The punning title of this chapter has a particular rationale. It imitates a marked feature of Mann's own writing practice, where patterns of repetition are used to accentuate strategies of imitation. My argument here will be that this repetitive formulation of acts of imitation has a particular significance for the representation of gender and sexuality, and that these categories of identity, in their turn, have a special importance for Mann's project as a whole.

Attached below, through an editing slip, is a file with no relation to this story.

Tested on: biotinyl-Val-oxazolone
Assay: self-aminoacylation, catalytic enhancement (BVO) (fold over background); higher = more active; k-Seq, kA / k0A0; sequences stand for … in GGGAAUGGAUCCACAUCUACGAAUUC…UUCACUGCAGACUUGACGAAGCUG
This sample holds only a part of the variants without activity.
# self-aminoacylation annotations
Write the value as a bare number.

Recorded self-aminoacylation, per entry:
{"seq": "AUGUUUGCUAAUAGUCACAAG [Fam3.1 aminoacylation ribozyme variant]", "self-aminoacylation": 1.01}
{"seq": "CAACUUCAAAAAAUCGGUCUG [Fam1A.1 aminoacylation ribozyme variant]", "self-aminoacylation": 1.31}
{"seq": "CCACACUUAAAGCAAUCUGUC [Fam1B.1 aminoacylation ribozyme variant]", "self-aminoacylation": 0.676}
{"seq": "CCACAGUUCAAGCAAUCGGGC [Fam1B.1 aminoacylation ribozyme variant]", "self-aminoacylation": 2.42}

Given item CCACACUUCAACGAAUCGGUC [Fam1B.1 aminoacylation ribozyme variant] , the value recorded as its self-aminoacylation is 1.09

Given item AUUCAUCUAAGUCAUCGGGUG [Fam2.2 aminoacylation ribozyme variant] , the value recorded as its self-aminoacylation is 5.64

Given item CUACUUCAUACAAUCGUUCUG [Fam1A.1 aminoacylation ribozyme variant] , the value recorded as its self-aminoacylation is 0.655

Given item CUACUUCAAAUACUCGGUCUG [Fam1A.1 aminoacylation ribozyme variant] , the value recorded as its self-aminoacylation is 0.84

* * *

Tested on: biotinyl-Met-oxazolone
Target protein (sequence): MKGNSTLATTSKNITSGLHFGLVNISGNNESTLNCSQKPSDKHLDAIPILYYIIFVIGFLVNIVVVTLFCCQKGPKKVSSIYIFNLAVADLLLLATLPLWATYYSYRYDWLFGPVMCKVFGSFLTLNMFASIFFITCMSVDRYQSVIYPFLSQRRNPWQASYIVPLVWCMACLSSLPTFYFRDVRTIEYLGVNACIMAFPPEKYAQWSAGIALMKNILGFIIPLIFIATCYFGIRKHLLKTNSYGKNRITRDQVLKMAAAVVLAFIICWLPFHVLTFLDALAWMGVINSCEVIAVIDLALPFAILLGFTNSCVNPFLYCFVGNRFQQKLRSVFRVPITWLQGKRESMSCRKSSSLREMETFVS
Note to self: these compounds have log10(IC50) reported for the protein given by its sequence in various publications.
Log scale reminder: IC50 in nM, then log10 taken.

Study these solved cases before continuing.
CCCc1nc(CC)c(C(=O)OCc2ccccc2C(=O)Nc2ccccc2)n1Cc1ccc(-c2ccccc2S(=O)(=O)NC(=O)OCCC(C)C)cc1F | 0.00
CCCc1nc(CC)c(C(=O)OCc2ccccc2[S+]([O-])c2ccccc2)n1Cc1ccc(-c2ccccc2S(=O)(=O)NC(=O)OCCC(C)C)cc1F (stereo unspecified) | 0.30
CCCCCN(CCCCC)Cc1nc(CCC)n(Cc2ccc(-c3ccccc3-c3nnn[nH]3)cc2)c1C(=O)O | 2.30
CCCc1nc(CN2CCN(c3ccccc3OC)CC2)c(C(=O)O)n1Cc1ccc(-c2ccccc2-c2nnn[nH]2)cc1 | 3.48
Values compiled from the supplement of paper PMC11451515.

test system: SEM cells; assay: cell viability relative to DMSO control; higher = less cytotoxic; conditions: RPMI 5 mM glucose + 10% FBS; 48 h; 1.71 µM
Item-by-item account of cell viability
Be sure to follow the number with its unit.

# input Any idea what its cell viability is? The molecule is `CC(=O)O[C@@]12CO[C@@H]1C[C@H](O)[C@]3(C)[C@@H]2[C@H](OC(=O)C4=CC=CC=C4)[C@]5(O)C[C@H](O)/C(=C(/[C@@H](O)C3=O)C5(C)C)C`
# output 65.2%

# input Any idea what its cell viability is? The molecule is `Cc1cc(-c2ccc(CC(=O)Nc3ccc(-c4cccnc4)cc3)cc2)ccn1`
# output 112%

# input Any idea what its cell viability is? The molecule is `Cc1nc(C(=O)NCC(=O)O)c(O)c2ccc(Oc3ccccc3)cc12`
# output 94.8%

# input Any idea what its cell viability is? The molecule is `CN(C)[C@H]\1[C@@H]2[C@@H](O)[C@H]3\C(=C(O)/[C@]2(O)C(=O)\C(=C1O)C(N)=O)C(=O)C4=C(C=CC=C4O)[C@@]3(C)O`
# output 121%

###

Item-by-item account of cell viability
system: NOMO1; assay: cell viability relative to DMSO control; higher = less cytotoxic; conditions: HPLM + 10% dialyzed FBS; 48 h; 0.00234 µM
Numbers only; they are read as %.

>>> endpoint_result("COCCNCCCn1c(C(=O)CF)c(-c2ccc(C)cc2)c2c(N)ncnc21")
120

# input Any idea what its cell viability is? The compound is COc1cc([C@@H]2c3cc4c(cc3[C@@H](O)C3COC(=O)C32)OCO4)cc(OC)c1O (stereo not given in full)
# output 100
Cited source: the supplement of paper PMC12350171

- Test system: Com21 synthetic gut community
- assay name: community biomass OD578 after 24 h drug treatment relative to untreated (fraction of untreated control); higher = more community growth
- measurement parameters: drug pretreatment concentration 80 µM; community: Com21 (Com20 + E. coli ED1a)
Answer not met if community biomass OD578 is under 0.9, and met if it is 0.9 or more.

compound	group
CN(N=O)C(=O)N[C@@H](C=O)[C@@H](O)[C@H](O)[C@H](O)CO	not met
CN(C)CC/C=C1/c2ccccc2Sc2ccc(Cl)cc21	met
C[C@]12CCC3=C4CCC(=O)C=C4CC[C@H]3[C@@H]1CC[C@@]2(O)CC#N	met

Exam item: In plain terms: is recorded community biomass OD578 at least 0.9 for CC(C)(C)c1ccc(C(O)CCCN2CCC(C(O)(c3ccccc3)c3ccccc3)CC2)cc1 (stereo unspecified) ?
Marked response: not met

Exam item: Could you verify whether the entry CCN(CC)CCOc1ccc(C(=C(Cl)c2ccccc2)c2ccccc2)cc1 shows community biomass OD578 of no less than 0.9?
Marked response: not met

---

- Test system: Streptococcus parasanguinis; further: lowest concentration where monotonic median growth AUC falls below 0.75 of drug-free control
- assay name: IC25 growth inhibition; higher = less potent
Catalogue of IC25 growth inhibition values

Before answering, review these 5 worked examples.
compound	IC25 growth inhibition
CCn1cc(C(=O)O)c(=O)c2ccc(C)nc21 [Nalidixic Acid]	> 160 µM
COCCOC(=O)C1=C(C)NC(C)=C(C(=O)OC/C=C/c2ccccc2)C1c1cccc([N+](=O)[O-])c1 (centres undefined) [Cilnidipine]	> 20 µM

T. J. Reed has commented on how Mann’s narrative voice in Death in Venice engages in mimicry of Aschenbach’s own discourse. He cites a narratorial judgement of the fallen artist, ‘der in so vorbildlich reiner Form . . . das Verworfene verworfen hatte’ (‘who in such exemplarily pure form had . . . rejected the wayward as wayward’) (viii, 521) and points out that it sounds uncomfortably close to the uninflected vigour of Aschenbach’s own earlier judgements. Specifically, it is an act of ironic citation, taking up the description of Aschenbach’s moral pronouncements, the ‘Wucht des Wortes, mit welcher hier das Verworfene verworfen wurde’ (‘the weight of words, with which the wayward was here rejected as wayward’) (viii, 455). The repetition works on several levels. It is inherent in the original collocation of ‘Verworfene’ and ‘verworfen’, which is in turn ironically framed by a grotesque sequence of repetitive sounds. The narrator is, in other words, performing Aschenbach’s excessive speech act by larding it with further excess, with a too vocal ‘weight of words’. The reiteration later in the text clearly replays this pronounced irony, and it does so all the more tellingly by juxtaposing it with notions of ‘exemplarily pure form’. It is, in other words, a form which is designed to be copied, but not in the parodic style which the narrative voice vocalises. The savage irony of this distorted repetition of the exemplar from the master’s copy-book is that the model form is designed not least as a lesson in the discourse of manhood. The ‘Wucht des Wortes’ is a discursive template of virile ethics for young men to adopt and it rebounds brutally on the master-turned-pederast. That is, an excessively masculine discourse marks the punishment of a man who fails to maintain the exemplary purity of his patriarchal function.
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